Washington, DC – The U.S. Office of Personnel Management (OPM) announced today that the average premium for the 8 million people enrolled in the Federal Employees Health Benefits program (FEHBP) will increase by 3.8 percent for non-postal employees and all annuitants in 2012, which is approximately half of last year’s increase of 7.3 percent.
On average, enrollees with self only coverage will pay $2.32 more per bi-weekly pay period; enrollees with family coverage will pay $6.18 more. Premiums for Health Maintenance Organizations will increase an average 6.7 percent, while Fee-for-Service plans will see an average increase of 3.2 percent.
“Our most popular plan is increasing rates by just 1.6 percent, saving money for our employees, and all taxpayers. Other plans also have low rate increases,” said OPM Director John Berry. “This reflects hard work from both sides of the private-public partnership that is the Federal Employees Health Benefits Program, a model for the Affordable Insurance Exchanges included in the Affordable Care Act. With an emphasis on preventive medicine and keeping costs low, we’ve been able to deliver quality care at affordable rates. These benefits help us compete for the top talent we need to tackle our nation’s challenges, and they keep our workers healthier and more productive as they serve and protect the American people.”
The 2012 Open Season for health, dental, and vision insurance and flexible spending accounts will be held from November 14, 2011 to December 12, 2011. The annual Open Season gives federal employees and retirees the opportunity to review their health plan choices and make changes. It also allows eligible employees to enroll for coverage. FEHBP enrollees are advised to review the benefits and premiums for their health plan choices and decide what coverage will best fit their healthcare needs in the coming year.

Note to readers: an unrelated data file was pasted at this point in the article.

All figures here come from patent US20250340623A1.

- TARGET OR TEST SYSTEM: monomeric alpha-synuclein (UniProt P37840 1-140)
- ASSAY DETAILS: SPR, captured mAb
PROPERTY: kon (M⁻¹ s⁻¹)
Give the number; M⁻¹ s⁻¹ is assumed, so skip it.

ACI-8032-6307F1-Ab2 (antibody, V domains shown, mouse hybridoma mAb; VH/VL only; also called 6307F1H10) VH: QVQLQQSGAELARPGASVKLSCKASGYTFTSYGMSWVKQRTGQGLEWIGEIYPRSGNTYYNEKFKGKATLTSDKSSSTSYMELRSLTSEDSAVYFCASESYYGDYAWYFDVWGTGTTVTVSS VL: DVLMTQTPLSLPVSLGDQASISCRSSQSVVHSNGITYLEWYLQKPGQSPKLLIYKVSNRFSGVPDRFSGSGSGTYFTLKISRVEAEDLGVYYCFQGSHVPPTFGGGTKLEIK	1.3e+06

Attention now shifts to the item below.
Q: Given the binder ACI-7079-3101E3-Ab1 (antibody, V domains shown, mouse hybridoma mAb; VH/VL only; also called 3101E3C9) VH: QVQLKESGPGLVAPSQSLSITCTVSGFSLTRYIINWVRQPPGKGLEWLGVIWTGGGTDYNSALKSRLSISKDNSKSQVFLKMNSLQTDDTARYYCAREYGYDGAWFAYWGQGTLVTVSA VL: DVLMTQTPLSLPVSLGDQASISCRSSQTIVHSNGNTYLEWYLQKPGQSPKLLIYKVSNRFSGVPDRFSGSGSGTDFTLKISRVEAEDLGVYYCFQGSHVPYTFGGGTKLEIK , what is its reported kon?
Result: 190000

“The FEHBP provides a wide choice of affordable health plans, without pre-existing condition limitations or waiting periods,” said OPM Director of Healthcare and Insurance John O’Brien. “It promotes vigorous competition among private healthcare insurers within a government framework.”
There are no significant benefit changes for 2012. Negotiations were geared to keep premium increases as low as possible without increasing the out-of-pocket cost, such as for deductibles, co-pays, and coinsurance.
In 2012, enrollees will have 206 health plan choices. Approximately 90 percent of all federal employees participate. Established in 1960, the FEHBP is the largest employer-sponsored health benefits program in the United States.